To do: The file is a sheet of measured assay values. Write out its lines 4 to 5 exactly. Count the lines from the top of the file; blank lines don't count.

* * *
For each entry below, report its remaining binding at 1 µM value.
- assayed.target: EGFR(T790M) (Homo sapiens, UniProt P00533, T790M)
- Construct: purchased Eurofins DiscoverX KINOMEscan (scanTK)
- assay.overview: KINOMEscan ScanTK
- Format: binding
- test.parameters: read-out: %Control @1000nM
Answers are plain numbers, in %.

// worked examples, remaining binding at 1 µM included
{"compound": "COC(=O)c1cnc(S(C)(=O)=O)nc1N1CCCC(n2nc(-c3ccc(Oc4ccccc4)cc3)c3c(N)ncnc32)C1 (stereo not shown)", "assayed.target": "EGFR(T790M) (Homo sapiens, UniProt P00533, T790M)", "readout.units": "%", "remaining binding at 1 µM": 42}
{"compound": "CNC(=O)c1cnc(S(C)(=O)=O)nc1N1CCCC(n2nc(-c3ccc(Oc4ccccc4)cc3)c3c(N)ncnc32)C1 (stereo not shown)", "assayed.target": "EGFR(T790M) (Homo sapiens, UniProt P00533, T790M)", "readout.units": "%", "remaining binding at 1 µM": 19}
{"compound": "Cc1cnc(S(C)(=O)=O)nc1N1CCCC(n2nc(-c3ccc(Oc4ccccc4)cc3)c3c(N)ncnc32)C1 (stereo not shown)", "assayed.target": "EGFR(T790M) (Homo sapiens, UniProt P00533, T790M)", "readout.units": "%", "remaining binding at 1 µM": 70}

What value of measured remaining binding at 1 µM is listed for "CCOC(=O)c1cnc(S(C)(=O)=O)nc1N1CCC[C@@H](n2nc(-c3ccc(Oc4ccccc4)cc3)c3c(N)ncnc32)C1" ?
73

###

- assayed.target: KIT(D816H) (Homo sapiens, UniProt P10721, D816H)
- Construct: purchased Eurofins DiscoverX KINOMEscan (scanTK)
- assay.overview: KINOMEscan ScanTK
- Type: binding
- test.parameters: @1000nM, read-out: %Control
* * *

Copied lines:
- assay.overview: KINOMEscan ScanTK
- Format: binding